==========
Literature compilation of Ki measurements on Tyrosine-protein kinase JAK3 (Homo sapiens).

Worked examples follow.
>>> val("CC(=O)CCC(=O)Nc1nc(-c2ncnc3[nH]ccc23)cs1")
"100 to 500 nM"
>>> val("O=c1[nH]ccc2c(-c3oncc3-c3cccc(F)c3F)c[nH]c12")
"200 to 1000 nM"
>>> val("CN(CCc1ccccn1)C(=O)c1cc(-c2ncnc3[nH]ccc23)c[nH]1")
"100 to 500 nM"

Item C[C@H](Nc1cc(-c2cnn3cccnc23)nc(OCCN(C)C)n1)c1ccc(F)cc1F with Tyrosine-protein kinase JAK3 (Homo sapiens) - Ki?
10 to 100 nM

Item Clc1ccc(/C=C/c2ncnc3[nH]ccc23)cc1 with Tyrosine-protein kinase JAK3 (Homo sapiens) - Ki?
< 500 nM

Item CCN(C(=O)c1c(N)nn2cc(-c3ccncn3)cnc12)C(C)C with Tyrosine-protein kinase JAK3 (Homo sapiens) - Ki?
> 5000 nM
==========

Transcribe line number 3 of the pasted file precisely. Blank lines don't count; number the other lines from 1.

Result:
>>> val("CC(=O)CCC(=O)Nc1nc(-c2ncnc3[nH]ccc23)cs1")